But while GLP-1 drugs have tremendous promise for treating early-stage Type 2 diabetes, their effectiveness declines as the disease progresses. (They also are useless for Type 1 diabetics). Ultimately, many diabetics on GLP-1 medications must switch over to regular insulin treatment. So even if Novo Nordisk’s GLP-1 pill goes on the market soon, millions of diabetics will still face the unattractive prospect of having to inject insulin. That’s why Oramed Vice President Mark Hasleton says the need for an oral insulin pill isn’t going away.
Oramed hopes to get FDA approval of that pill in 2023 and there is little doubt about its commercial potential. The number of diabetics worldwide is 450 million and growing fast. With such a huge market, Wainwright analyst Ram Selvaraju projects that Oramed’s insulin pill will achieve peak annual sales of roughly $2.1 billion! (Oramed also has its own oral GLP-1 drug in the works—an oral version of Exanitide, better known as Byetta. It has also showed positive results in early trials).
Winning the race for a marketable insulin pill could give Oramed a 12-year monopoly on its U.S. sales. And since diabetes knows no borders, Chinese pharma giant HTIT has entered into a $50 million deal with Oramed. This is already bringing Oramed significant revenues, through milestone payments that are triggered each time the insulin pill shows successful test results. HTIT has also obtained exclusive rights to distribute the pill in the Chinese market, should it obtain Chinese government approval. That would bring Oramed an additional stream of revenues from royalties on Chinese sales. If the insulin pill is approved for release in the U.S. market, Oramed plans to line up a big pharma partner to distribute and market it. At that point, the consensus of analysts is that ORPH stock will reach $15 a share. But that could be conservative.Consider Acadia Pharmaceuticals. When its ground-breaking drug Neuplazid (for Parkinson’s-related psychosis) went on the market, its stock shot up to $33 a share. That happened when Acadia had 124.8 million shares outstanding—eight times more than Oramed’s current level. And Oramed’s potential market for its insulin pill is far greater! Of course, even with a 70 percent chance of success, the insulin pill could still stumble in the next round of tests. That would likely cause Oramed’s stock to fall back to $2 or below, jeopardizing its ability to raise additional funds to continue its drug testing and research.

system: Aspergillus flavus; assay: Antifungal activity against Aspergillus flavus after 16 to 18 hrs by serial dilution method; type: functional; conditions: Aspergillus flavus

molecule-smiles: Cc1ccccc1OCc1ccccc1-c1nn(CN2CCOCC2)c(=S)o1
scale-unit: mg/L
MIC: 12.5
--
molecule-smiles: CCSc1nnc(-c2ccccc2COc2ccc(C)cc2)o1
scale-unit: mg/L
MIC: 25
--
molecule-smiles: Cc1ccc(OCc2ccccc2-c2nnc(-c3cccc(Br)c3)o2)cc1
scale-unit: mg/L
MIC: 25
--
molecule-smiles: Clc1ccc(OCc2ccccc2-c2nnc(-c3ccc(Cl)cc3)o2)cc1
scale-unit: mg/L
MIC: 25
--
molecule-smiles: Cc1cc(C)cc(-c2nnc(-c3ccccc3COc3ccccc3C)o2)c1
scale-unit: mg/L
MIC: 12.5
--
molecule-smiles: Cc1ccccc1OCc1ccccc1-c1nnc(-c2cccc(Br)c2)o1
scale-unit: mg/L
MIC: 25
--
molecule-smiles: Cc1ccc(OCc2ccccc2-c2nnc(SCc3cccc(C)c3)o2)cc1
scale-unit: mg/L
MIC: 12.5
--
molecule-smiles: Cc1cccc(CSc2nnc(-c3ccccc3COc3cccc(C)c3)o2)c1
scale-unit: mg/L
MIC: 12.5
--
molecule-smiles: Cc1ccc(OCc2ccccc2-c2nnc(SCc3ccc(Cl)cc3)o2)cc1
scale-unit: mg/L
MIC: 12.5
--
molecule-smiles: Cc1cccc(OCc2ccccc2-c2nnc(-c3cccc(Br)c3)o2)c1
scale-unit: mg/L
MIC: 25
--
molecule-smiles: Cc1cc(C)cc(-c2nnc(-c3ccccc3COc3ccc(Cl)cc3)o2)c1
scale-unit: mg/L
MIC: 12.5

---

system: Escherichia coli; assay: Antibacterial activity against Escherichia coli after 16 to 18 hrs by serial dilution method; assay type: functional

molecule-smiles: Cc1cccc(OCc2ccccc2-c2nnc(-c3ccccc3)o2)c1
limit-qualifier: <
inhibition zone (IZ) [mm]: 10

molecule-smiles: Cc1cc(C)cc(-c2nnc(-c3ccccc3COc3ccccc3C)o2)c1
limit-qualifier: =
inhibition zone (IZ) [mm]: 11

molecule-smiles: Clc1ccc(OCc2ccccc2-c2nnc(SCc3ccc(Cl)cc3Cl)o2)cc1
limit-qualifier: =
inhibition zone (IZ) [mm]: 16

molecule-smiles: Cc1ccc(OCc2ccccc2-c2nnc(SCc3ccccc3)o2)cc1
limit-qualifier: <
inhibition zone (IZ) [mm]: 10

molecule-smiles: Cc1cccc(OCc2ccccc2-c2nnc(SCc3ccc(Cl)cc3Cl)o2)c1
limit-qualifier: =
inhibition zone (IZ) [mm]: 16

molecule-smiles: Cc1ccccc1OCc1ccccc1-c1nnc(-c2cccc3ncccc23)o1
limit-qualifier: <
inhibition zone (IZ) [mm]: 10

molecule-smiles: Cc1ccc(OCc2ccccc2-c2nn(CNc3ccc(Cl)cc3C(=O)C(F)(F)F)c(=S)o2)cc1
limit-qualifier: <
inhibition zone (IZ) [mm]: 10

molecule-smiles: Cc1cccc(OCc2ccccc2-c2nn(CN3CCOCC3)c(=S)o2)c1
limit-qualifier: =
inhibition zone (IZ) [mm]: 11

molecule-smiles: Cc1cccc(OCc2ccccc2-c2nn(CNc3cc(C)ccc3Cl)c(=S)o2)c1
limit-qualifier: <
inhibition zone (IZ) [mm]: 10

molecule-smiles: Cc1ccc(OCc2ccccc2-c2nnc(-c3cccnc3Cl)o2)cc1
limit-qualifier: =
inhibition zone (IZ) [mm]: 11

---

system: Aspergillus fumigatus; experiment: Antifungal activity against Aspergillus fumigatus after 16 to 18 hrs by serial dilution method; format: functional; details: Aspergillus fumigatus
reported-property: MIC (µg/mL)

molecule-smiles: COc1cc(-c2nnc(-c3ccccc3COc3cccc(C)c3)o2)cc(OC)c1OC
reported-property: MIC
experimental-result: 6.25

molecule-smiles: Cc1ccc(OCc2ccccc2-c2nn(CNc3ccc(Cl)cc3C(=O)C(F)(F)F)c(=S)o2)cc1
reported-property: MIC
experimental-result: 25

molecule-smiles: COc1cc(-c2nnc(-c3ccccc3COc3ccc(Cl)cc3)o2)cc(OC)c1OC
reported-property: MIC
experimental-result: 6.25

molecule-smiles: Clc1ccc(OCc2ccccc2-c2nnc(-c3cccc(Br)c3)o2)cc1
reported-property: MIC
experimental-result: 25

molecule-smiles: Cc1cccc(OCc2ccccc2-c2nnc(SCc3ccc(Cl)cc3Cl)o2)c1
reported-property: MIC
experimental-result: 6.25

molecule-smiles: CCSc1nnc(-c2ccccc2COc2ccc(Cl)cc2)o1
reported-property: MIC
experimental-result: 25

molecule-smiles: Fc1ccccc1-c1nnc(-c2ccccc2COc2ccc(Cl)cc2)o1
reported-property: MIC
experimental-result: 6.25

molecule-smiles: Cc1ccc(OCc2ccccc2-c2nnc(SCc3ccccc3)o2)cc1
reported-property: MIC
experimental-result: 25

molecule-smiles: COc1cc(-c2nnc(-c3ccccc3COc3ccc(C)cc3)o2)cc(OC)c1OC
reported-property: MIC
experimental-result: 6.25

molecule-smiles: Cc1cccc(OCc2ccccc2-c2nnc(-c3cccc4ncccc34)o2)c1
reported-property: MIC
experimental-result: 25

But I think Oramed will avoid that fate. For one thing, it has about $20 million of working capital, enough to maintain operations for another year. That should keep it afloat at least until the results of the current Phase Two-B test are released in late 2019. And based on the findings of a very similar earlier test, there are good reasons to expect positive results.
Even if they disappoint, Oramed will still hold a very valuable asset: its patented oral drug-delivery technology, which has applications for numerous non-diabetes drugs. This could make Oramed a tempting takeover target if its stock goes lower. (At $4 a share, the firm’s market value is under $70 million—a pittance compared to other recent Biotech takeovers).
If I’m right, that makes Oramed’s downside far less than generally believed. And as I’ve noted, good news could quickly send its stock much higher. Bottom line: the potential rewards of owning ORMP far outweigh the risks—and make the stock a great buy at current levels. ##
Disclosure: I am/we are long ORMP.